History and Physical

Historical factors are exceptionally useful when making the diagnosis of bowel perforation. Lower chest or abdominal pain after recent instrumentation from endoscopy/colonoscopy or laparoscopic/open surgical procedure should raise high suspicion for this diagnosis. Previous medical, surgical, and social history to include a history of a prior hernia, bowel obstruction, known or suspected malignancy, foreign body insertion or ingestion, abdominal trauma, and regular medication use (NSAIDs, corticosteroids, and chemotherapy are the most common) should be elicited. The patient is likely to complain of pain and distension in the abdomen that is worsening. Patients may describe a pain-free period before the worsening of their pain, and this can represent decompression of an inflamed or injured area directly following the perforation.

Diffuse spillage of air and intestinal contents may make the pain difficult to localize during focused abdominal examination, but palpation is likely to identify tenderness. Patients usually have nausea and vomiting. As the situation progresses, peritoneal signs such as guarding and rigidity may develop. Vital signs may be normal, especially in early presentation; however, tachycardia, tachypnea, fever, and other signs of sepsis are likely to develop.[5]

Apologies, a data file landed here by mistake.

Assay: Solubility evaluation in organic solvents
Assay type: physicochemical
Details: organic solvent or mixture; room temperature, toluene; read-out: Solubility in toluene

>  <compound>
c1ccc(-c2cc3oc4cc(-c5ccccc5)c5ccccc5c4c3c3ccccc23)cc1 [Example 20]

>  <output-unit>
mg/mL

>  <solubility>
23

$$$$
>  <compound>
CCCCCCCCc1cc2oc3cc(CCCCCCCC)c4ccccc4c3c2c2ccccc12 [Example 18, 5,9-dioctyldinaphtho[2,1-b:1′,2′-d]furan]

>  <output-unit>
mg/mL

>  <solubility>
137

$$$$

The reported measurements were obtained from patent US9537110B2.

Evaluation of a patient with suspected bowel perforation must focus on a thorough history and physical exam. Laboratory and radiographic workup should mimic that of any patient presenting with abdominal pain. Labs may include a complete blood count, basic metabolic panel, liver function tests, lipase, amylase, and inflammatory markers such as C-reactive protein. However, common findings such as a leukocytosis or elevated amylase or elevated CRP level are non-specific for diagnostic purposes.

Upright chest radiography (50% to 70% sensitive) can help detect free intraperitoneal air below the diaphragm suggestive of bowel perforation. The likelihood of diagnosing free air is higher if the patient has been sitting upright for at least 15 minutes prior to the film. Lateral decubitus films can be used if the patient is unable to sit upright. 

Up to 40 percent of patients will demonstrate greater than 2 cm of free gas at 24 hours post laparoscopy, without any clinical evidence of bowel perforation. After laparotomy, however, free intra-abdominal gas often may be present for a longer duration postoperatively (up to one week), but the volume should be gradually decreased.